No matter how much advice we are given throughout
our lives, it seems that many of us in the UK continue
to struggle to save our money. Indeed, statistics
put the average Brit`s saving at 1500 little comfort
in a financial emergency. Many of these are home
owners, in particular property investors, with assets
aplenty. So what can be done to avoid falling into
the trap of being asset rich but cash poor?
Investing in property can appear somewhat safer
than placing your capital in faceless stocks and
shares. You can see your investment and it`s tangible,
touchable and true. But as attractive an investment
as property can be, it is not completely fool proof.
During the housing boom at the turn of the millennium,
savvy investors snapped up houses with the clear
plan of increasing their portfolios whilst increasing
their profit. But as the economy crashed and burned
the cost of maintaining these large portfolios began
to escalate; what was once a symbol of growth and
prosperity became something of a lame duck.
no means are these `tales of doom` intended to deter
prospective investors from the housing market. It
is merely a suggestion that it should be entered
into cautiously, sensibly and with the foreknowledge
that the market has a habit of changing in a moment.
you are choosing a property be clear about calculating
all expenses, including projected rental or resale
value. Commonly, tenants are charged around 125%
of the mortgage payments as this ensures a little
profit for the investor each month. If the amount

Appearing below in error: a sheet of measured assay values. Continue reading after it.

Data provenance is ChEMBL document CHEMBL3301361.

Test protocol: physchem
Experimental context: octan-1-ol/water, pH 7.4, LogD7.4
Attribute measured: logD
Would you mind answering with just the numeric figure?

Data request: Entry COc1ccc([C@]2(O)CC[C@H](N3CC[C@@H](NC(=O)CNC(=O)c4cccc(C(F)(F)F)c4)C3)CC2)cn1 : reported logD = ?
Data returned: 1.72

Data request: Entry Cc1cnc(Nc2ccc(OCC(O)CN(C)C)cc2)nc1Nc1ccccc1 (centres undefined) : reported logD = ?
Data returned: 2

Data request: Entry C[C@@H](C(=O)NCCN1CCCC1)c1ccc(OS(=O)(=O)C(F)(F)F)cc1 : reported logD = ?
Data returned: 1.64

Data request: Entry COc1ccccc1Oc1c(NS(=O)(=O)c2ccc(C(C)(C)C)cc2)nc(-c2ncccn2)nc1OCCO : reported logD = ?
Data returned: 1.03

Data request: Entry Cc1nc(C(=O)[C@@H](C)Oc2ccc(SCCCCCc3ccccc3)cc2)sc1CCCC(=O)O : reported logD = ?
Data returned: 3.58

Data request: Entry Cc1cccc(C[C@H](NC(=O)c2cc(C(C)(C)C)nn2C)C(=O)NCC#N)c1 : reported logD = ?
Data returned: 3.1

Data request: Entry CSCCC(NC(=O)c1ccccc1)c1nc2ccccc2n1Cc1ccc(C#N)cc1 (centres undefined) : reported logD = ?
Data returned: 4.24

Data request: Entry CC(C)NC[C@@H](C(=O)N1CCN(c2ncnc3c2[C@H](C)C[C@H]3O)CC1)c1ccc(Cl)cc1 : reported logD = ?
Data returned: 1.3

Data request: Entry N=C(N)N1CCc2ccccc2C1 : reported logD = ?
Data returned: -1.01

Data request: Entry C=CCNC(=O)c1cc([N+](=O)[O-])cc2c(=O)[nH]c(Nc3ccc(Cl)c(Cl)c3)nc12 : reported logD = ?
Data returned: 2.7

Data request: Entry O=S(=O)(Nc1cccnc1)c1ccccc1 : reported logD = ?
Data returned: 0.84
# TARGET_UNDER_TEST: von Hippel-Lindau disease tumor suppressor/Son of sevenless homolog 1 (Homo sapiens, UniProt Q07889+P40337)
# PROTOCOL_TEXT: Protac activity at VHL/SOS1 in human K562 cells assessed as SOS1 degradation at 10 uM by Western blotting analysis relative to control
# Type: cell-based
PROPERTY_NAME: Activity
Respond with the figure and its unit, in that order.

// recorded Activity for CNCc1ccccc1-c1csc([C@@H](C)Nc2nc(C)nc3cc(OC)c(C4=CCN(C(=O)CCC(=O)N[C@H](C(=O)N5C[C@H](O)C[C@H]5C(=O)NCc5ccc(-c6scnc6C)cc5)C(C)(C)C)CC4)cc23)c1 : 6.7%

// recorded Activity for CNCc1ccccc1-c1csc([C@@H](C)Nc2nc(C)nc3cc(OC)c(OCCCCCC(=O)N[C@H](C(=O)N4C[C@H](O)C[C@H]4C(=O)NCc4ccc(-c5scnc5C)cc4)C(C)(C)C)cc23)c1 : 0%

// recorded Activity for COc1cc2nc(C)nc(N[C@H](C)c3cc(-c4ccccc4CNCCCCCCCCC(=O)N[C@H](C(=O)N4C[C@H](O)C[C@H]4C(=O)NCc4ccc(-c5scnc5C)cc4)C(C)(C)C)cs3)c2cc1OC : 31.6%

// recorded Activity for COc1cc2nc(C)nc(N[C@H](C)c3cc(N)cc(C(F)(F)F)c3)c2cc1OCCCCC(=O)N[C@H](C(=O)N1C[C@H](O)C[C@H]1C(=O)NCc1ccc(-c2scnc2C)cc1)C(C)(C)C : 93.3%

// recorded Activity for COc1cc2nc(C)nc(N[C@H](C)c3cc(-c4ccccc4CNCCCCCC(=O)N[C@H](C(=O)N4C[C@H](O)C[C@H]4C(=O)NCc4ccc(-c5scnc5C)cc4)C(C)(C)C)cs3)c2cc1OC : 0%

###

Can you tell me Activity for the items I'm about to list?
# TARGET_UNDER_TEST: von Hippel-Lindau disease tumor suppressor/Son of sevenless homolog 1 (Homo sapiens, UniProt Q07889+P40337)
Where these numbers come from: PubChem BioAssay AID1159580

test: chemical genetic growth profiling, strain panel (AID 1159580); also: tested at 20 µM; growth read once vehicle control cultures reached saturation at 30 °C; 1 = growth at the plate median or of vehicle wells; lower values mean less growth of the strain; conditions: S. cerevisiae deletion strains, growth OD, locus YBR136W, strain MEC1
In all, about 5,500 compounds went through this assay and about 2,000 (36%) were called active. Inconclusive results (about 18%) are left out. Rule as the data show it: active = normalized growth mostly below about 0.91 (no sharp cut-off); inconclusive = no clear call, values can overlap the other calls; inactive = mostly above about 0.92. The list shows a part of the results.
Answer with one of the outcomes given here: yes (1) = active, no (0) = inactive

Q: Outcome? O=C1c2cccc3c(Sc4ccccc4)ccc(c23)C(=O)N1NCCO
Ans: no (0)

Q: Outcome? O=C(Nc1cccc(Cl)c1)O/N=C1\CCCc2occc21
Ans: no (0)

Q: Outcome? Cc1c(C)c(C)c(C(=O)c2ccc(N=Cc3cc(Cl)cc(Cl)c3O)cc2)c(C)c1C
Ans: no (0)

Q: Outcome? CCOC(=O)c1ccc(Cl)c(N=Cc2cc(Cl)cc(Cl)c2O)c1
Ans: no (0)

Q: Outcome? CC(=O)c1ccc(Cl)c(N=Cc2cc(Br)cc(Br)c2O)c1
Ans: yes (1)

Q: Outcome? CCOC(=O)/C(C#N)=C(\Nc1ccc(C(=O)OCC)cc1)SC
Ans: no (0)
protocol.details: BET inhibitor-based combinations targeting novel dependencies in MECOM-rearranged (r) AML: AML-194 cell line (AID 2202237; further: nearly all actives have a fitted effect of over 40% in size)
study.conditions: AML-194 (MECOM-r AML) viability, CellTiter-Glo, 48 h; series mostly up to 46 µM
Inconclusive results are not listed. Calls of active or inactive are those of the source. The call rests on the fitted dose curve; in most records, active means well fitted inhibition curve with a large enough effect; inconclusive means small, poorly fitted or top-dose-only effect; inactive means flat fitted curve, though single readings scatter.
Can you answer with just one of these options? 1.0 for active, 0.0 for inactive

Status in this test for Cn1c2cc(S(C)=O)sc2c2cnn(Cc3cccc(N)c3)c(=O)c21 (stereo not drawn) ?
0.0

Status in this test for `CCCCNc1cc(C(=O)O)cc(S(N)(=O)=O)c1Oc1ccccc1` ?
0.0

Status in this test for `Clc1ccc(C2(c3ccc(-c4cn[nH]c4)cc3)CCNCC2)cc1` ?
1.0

calculated seems apt for the area you are considering
it suggests the investment is sound with a good
chance of making money. It is vital that you have
those oh-so-elusive savings in place in order to
cover any periods in which the property might be
empty; a fine example of a time when assets will
not be enough to carry you through.
not be tempted to spend thousands turning an investment
property into your dream home. Remember it has to
be for a tenant, not for you. Pouring even more
money into already expensive assets has the potential
to leave you dangerously short. Once a property
has begun to make substantial money, you can think
about possibly investing again. Rushing head first
into building a portfolio might lead to lots of
assets, but not much cash.
you do encounter problems
One way to increase cash flow is to consider if
you truly need all of the assets you own. Are there
any you are prepared to part with? A holiday home?
Expensive jewellery? A second car? Relinquishing
assets such as these can release cash to support
you through the hard times of property investment.
Good old-fashioned savings are uncomplicated and
ideal for emergencies.
money is of course an option, but you must be careful
about whether the loan is secured or unsecured.
With loans you are really taking on more debt so
it should not be entered into lightly. With property,
equity loans are possibilities yet this negates
the inheritance aspect of these types of assets.
is the option of insolvency through bankruptcy.
The stigma once attached to bankruptcy is no longer
there as it is now seen as a viable option for those
in financial dire straits. There are overheads of
course, as it is a court procedure and there is
the possibility of losing assets and cash through
the ruling. Following www.bankruptcyadvice.co.uk
will explain whether you will be entitled to keep
any belongings or an allowance of sorts. It will
not be for all, but if the idea of a fresh start
appeals it might be the best option. The best thing
to do in all cases is prioritise your money do not
continue to accrue assets whilst you owe money elsewhere
or you could end up in more trouble than your investment